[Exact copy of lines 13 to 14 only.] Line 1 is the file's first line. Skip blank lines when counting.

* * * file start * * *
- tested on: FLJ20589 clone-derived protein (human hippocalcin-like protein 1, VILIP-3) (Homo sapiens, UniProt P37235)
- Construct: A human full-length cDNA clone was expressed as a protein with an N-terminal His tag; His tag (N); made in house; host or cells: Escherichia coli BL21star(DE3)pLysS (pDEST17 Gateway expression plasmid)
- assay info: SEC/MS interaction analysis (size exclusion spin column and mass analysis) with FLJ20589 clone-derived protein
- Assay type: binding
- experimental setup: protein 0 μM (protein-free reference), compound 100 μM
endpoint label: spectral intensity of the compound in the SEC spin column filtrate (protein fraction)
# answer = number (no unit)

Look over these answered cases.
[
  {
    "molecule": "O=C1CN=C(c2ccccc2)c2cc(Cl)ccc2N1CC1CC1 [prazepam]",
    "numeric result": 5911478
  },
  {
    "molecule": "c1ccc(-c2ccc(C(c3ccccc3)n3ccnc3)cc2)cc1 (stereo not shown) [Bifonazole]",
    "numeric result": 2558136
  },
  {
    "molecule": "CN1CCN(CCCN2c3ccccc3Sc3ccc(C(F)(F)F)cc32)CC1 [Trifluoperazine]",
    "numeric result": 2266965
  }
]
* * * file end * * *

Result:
  },
  {